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Seahawks DE Jadeveon Clowney questionable with sore hip

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RENTON, Wash. — Seattle Seahawks head coach Pete Carroll said defensive end Jadeveon Clowney was away from the team Friday getting “treatment” on a sore hip that has him questionable for Sunday’s game at Philadelphia.

Clowney will meet the team in Philadelphia and will be a game-time decision, according to Carroll. He didn’t specify the nature or extent of Clowney’s hip injury nor where he was receiving treatment, only saying it was off-site. The injury stems from the Seahawks’ win over the 49ers two weeks ago, which preceded Seattle’s bye.

“Something he felt in the game, came out of the game with a little something,” Carroll said. “Just checking him out, making sure he’s OK.”

Clowney missed practice Wednesday, Thursday and Friday. The Seahawks weren’t required to detail player participation in their “bonus Monday” practice.

Clowney has been the Seahawks’ best pass-rusher this season — he’s fifth in the NFL in ESPN’s Pass Rush Win Rate at 26.6% — and arguably their most impactful defender. His dominant performance against the 49ers included a sack, five quarterback hits and his second defensive touchdown of the season.

Tyler Lockett, the Seahawks’ No. 1 receiver, is expected to play Sunday after being limited in practice the last three days. He spent two nights at Stanford Hospital as a precautionary measure last week after suffering a lower leg contusion against the 49ers, which sidelined him for overtime.

“At this point it’s not a dangerous injury now,” Carroll said. “He had a real contusion in his lower leg that just needed some time. There was enough time fortunately. We had the week off. I don’t know if he would have made it now if we had played last week. That would have been hard to see that happening. But he’s ready to go now. He’s fine.”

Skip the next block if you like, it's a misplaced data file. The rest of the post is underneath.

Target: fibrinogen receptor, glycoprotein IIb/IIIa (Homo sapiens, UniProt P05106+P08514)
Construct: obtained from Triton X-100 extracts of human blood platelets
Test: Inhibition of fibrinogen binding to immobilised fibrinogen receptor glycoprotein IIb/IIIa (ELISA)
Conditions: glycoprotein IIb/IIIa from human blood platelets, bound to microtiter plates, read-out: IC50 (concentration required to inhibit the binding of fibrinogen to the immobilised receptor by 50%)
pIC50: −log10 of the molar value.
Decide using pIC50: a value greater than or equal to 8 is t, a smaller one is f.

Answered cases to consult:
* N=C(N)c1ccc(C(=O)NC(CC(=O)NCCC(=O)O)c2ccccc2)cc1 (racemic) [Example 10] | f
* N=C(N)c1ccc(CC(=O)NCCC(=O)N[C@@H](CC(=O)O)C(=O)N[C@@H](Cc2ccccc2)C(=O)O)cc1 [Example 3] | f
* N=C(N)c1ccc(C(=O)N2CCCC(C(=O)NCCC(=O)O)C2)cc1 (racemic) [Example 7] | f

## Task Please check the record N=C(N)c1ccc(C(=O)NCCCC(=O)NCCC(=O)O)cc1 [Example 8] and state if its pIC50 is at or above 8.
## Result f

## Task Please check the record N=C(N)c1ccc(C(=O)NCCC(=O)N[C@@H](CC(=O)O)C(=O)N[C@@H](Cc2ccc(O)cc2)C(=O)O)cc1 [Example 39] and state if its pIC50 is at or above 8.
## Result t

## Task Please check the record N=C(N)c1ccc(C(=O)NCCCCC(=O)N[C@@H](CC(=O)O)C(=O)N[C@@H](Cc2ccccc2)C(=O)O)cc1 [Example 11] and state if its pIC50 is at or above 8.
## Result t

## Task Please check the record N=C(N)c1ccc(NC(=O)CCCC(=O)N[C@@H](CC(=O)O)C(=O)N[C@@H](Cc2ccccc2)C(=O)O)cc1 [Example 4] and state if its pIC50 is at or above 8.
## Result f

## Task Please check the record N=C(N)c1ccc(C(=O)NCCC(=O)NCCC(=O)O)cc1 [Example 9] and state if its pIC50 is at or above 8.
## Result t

The Seahawks on Friday placed veteran tight end Ed Dickson back on injured reserve, officially ending his season two days after he was activated off IR. The Seahawks had to activate Dickson this week in order to make him eligible to play this season. They promoted Tyrone Swoops from their practice squad while putting Dickson back on IR.

Tight end Luke Willson (hamstring) is listed as doubtful for Sunday, though Carroll came up with his own designation, calling him “probable-doubtful” in reference to Willson’s history of being a quick healer. Jacob Hollister and Swoops are the only healthy tight ends on Seattle’s roster, though backup tackle George Fant also plays a de facto tight end role.

The 32-year-old Dickson will have missed 22 of 32 regular-season games over his first two years with the Seahawks. He’s set to count almost $4.3 million against the cap next season in the final year of his deal.

“Eddy, he’s just not ready and it’s unfortunate and I feel bad for him and all,” Carroll said. “It’s just the right thing to do. He’s not ready to play yet. He was ready to get back to practice. He did that. When we pushed it up, we could tell. So we had to move him back to IR. We had to activate him on Wednesday to make him available. He had a good day’s work and you could tell. I sat with him .. talked through it and he understood. He could tell he doesn’t quite feel as ready as he needs to be.”

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Chiefs regroup after starters Damien Williams, Laurent Duvernay-Tardif opt out – Kansas City Chiefs Blog

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The Kansas City Chiefs thought they had two advantages over most of their competition heading into training camp, one being startling continuity for the salary-cap era and the other a high-scoring offense led by quarterback Patrick Mahomes.